Put options are contracts that give investors the right but not the obligation to sell a certain amount of an underlying asset within a specified timeframe. Put option contracts increase in value as the price of an underlying asset decreases. This makes buying put options an excellent way to hedge against falling prices of various securities. For instance, if you own Tesla shares and the price has spiked higher, you can buy put options to protect yourself against the potential decrease in the stock price. The same principle can be applied to the reverse scenario where the investor buys a Call option to offset the risks associated with a short position in a specific asset.

Futures Contracts

Companies usually enter into futures contracts to lock in specific prices for their products or raw materials in the foreseeable future. For instance, a food processing company can agree on a particular price with farmers when they harvest their produce. In this way, they can predict their costs effectively. Futures contracts can be extended to other financial assets, such as stocks and bonds.

Average Down

Averaging down is a strategy that involves buying more of an asset as its price continues to decline. This decreases the overall price of an investment, meaning a slight increase in the price has the potential of offsetting losses of the initial position. For instance, if you bought a stock at $100, and the price declines to $50. If you buy the same amount of the stock at that lower price, your effective overall purchase price is $75. If the stock’s price rises to $80, you are already in profit.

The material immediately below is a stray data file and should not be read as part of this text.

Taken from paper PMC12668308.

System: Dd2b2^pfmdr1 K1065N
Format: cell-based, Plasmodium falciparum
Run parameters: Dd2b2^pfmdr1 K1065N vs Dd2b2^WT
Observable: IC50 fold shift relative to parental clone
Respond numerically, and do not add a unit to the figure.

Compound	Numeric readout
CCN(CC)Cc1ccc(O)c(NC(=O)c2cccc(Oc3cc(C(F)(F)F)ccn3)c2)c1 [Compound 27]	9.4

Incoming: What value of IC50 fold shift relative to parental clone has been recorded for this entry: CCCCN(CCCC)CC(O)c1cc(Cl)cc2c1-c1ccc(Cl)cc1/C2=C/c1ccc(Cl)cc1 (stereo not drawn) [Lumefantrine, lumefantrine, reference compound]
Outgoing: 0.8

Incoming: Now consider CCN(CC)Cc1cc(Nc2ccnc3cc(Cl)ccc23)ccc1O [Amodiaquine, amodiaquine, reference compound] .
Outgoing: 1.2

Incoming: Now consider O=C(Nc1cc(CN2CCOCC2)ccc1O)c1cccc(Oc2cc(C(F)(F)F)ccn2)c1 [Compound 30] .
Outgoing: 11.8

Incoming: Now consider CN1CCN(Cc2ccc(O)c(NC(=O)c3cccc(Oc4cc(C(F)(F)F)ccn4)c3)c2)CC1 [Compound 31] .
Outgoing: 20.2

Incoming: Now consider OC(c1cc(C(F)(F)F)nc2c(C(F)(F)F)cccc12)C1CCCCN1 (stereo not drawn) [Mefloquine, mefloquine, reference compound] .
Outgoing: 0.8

Stay in Cash

This is as straightforward as it sounds. Having some of your money in cash can be an effective hedging strategy because you are not exposed to any investment risks. This strategy can be advantageous during downturn periods when most investments lose value.

Final Word

Hedging allows investors to limit their risk exposure in the markets. While investments are made to make profits, the risks involved can sometimes lead to devastating losses. Therefore, implementing hedging strategies is essential when you wish to reduce or control your risk exposure in the market.

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  • What Does Hedge Mean In Trading?

    Hedging is the process of opening a trade position that seeks to offset the risk posed by another open position in the market.

  • How Do You Hedge A Trade?

    You can hedge a trade by opening opposite trades on correlated assets. For instance, if GBPUSD and EURUSD are positively correlated, you can choose to buy GBPUSD and sell EURUSD. If both assets decline in price, the losses made in the GBPUSD position will be offset by the profits made in the EURUSD position.

** Disclaimer –While due research has been undertaken to compile the above content, it remains an informational and educational piece only. None of the content provided constitutes any form of investment advice.